I find it a little weird when everyone gets the same godparents or when there is only one godparent. That seems odd to me.
on December 19th, 2013 at 12:59 pm
To OH and I godparents are people who will take care of your children if something happens to you as well as being there for your children. We always thought my best friend would be the godmother of our children and his best friend the godfather. At the time they were dating so it seemed logical; they’ve since broken up which would make for a very awkward situation.
Since OH has a job that moves us quite frequently (and sometimes quite far) we’ve come to accept that our old friends and sometimes even our families won’t always be around for things such as birthdays, school plays, etc.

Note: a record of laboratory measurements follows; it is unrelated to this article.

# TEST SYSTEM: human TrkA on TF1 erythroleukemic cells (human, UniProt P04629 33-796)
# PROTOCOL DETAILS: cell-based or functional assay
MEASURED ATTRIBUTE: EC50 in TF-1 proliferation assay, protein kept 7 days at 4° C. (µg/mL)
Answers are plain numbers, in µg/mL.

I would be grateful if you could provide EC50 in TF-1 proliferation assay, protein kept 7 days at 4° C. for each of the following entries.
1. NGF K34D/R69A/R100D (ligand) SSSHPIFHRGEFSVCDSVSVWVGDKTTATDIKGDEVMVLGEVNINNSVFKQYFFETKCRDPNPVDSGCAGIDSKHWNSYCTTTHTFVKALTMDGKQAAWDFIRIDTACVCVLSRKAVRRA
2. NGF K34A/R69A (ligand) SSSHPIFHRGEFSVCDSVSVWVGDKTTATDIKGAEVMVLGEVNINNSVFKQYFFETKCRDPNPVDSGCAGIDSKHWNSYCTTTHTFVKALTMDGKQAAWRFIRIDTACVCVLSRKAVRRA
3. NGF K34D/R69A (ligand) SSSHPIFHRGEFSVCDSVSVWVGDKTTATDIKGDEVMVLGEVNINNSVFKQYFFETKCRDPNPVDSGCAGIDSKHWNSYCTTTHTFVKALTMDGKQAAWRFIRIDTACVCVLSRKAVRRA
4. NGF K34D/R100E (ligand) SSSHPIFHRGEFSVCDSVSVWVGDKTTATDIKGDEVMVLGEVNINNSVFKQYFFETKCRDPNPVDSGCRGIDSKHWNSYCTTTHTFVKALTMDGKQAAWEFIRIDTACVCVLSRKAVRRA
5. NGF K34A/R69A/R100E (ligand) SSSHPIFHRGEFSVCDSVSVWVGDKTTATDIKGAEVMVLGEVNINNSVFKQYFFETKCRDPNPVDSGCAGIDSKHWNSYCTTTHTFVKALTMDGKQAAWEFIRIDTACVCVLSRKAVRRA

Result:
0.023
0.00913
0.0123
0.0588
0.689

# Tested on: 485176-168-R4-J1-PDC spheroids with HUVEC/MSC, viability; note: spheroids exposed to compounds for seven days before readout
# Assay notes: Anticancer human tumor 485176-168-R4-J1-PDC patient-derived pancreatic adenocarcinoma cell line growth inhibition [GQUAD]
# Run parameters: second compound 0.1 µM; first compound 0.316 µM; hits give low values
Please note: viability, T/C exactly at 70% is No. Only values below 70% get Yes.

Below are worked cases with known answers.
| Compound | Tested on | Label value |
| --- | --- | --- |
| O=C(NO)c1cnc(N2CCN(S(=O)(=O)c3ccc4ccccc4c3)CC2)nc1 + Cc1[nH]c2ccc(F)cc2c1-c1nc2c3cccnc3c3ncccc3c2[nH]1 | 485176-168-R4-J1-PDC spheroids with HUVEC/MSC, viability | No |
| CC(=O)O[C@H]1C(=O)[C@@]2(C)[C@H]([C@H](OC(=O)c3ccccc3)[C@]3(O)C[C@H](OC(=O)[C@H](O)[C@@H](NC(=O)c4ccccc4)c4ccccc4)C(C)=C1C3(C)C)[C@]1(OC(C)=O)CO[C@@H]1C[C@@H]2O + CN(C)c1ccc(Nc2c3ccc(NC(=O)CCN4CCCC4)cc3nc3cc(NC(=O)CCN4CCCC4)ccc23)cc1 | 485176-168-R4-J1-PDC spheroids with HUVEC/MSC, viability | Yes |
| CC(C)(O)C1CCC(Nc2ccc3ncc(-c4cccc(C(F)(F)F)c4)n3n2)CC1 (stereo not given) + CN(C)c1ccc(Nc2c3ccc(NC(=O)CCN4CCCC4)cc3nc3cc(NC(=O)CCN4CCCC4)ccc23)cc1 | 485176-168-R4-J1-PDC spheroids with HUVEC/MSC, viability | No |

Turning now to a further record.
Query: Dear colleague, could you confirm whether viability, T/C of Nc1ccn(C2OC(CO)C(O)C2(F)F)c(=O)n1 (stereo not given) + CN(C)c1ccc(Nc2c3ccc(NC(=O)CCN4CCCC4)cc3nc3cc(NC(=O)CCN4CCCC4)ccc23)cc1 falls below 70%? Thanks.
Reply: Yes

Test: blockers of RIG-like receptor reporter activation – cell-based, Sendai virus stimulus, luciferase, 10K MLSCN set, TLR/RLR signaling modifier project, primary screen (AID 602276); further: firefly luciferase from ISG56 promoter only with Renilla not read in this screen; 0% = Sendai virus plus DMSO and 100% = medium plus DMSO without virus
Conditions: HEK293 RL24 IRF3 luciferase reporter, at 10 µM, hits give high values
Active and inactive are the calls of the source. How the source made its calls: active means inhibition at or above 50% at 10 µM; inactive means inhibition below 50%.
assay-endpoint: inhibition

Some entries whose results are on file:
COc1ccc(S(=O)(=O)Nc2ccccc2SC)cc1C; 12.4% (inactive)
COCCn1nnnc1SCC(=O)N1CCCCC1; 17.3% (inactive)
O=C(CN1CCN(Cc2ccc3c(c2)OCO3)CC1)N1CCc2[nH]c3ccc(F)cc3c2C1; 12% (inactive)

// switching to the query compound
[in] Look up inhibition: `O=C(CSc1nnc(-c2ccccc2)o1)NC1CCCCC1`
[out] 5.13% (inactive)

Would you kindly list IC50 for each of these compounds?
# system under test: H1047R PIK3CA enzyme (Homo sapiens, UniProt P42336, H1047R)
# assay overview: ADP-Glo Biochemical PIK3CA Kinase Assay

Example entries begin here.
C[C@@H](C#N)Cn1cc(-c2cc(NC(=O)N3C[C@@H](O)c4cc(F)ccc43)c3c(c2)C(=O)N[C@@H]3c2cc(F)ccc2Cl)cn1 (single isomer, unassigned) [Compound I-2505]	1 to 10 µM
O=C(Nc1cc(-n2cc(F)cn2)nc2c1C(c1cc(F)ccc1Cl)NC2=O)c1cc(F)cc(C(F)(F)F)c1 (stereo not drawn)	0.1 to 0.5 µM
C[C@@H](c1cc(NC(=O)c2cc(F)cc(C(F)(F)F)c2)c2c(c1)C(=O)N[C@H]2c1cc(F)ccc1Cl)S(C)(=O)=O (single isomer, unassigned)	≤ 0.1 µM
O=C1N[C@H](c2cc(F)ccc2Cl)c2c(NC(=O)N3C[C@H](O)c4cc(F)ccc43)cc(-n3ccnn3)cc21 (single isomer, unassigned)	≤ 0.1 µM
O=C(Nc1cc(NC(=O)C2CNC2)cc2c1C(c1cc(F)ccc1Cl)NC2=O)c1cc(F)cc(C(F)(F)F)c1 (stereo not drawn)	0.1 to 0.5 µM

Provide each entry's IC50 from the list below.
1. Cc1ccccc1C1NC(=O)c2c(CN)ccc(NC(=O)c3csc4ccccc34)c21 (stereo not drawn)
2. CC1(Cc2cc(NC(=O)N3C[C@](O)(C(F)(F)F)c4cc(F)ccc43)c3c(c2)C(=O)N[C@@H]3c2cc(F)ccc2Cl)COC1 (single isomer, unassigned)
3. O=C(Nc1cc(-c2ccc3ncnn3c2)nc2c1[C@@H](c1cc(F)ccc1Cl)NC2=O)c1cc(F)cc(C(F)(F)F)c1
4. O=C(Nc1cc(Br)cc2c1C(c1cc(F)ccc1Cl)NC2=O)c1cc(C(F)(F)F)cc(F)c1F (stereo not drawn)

I’m still iffy on who would be my child’s godmother. Three of my close friends have offered but neither of us wouldn’t be comfortable with any of them raising our children and the one I would be comfortable with raising them is in a relationship with someone I would not want around my children. OH still wants his best friend to be the godfather but as he said he doesn’t want kids he has taken himself out of the running.
My brother and myself don’t have official godparents as we were never baptized in the Church. We do however, have unofficial godparents who were to take charge of us in the case that anything ever happened to our parents.
on December 20th, 2013 at 9:52 am
My parents chose close friends to be my godparents to extend our family rather than giving their siblings an additional title, since they were my aunts and uncles anyways. I will probably do the same.